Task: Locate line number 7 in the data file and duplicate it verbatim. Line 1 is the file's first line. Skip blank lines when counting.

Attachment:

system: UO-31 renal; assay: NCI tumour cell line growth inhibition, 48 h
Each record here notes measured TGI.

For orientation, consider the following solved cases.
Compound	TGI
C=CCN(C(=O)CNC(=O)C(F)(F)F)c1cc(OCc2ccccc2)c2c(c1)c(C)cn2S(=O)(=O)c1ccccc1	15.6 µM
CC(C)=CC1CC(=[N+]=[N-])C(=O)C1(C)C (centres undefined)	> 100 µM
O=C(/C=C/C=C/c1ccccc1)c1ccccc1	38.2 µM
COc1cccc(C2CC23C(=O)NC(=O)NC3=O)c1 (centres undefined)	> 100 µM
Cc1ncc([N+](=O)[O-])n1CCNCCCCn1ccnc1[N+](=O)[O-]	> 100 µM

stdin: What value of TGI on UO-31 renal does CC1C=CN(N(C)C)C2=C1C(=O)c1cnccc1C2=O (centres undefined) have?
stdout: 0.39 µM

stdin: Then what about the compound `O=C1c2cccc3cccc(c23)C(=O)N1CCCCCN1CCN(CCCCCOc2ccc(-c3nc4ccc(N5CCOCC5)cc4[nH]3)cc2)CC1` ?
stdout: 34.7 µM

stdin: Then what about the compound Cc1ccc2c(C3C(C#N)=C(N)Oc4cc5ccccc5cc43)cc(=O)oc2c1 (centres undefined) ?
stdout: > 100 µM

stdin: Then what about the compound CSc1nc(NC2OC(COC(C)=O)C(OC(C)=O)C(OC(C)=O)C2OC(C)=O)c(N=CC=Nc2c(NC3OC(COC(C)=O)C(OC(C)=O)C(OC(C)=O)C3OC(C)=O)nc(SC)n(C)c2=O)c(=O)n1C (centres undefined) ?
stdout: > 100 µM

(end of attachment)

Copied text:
O=C(/C=C/C=C/c1ccccc1)c1ccccc1	38.2 µM